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Get old, get ignored by brands.


Oct 9, 2023


Ian Styles

In this industry, we get to work on some interesting and exciting stuff, but sometimes it’s the unexpected ones that take you by surprise. Lately, we’ve had some projects that have been incredibly interesting and rewarding for the over-50s age group. As they represent opportunities to do something different and help this age group tackle some of the problems, irritations, and frustrations, that other generations unsuspectingly create for them.

Let’s start with the stereotype.

We have all seen the adverts, a member of the older generation on a yacht/cruise/motorbike, kicking back, enjoying life, comfortable in their retirement. Champagne in hand, sun shining, laying in a hammock in an exotic location. Well, we can tell you now this is as much a lazy stereotype as it is to label Millennials and Gen-Z all ’snowflakes’.

A big part of our agency‘s philosophy is to make sure we properly understand who we are targeting when we create brands. We want to know how to connect with them and we do this by discovering what drives them emotionally.

So why are brands getting this wrong?

For starters, people aged 50+ are a gigantic audience (over 25% of the world’s population) and the difference between a 50-year-old and a 90-year-old is over a generation. What is important to a 50-year-old is not necessarily what’s important to a 90-year-old; differing health concerns, older family, and the prospect of care are all very real differences.

We suspect that the average age in advertising agencies (at just over 30) also has a role to play. A 30-year-old’s view of middle age and their aspirations seems to be what is projected as a desirable lifestyle rather than the reality of what this age group wants.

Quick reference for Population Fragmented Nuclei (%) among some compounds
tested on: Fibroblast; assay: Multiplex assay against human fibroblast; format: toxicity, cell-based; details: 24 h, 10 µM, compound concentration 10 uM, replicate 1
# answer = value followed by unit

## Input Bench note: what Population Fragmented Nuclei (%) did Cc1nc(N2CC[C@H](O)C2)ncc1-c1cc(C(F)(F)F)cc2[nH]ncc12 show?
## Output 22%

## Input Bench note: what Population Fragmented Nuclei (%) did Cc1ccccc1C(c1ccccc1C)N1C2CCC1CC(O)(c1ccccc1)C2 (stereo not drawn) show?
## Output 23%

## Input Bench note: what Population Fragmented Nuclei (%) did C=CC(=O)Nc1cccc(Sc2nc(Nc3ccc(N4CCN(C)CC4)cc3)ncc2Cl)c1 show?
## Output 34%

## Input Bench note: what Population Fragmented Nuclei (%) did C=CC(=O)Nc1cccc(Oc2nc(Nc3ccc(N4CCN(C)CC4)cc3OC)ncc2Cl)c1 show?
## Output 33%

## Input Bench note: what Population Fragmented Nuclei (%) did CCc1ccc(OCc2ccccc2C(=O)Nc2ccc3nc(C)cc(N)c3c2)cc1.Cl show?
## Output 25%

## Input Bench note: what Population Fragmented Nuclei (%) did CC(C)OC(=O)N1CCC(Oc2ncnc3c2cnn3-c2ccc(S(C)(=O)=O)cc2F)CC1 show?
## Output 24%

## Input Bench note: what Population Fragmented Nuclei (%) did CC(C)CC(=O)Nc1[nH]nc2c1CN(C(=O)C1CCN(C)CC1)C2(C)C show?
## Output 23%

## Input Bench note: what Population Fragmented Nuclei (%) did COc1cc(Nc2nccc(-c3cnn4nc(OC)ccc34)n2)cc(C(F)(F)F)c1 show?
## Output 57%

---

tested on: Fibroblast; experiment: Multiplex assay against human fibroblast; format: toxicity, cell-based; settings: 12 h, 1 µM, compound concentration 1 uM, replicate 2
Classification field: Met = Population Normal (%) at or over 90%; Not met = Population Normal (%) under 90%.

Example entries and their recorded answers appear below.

So what is the reality?

In short, the answer is the opposite of the stereotype. It’s not sexy. It’s not glamorous. It is the simple ordinary things in life that they hold dear. Time with the grandchildren, a cup of tea with friends, a game of cards on a Saturday night. These ’ordinary’ moments bind this audience together and cross the generational differences within it.

What do design agencies need to think about?

Understanding this audience deeply is where you can make a difference, driving trust and loyalty. Often they aspire to feel young but are happy to live this youthfulness through their children and grandchildren. Brands for this audience need positivity and energy but please don’t paint a false picture of what you think this audience aspires to. Of course, accessibility in design is paramount, and the visual aspect of this is much documented; the ability to change font sizes according to need, the importance of colour contrast, and how larger button sizes drive conversion on touchscreens.

Much less is written about cognitive accessibility; the power of using video to explain and illustrate where you are in the process of a long action, and reassuring against fraud, are all things that came up that we hadn‘t foreseen.

Test. Test. Test!

Don’t be afraid to test your answers. You will be delighted and surprised by this audience, they will be your biggest advocate if you get it right, and your most vocal critic if you get it wrong. We found we had permission to push, and we got the most satisfaction from our audience’s reaction when they could see how we had listened to and helped them.

The future.

Whilst the world obsesses with chasing Gen Z, we say be obsessed with chasing this older audience where you will find fierce loyalty, all the spending power, and a constantly expanding market. Our work as designers can actually make life better for this age group (how often do we get to say that), and after all, we will all be older one day, so let’s design the world we all want to live in.

With thanks to Yuri for the illustration. Yuri is currently on placement at S+P, and you can see more of her work here.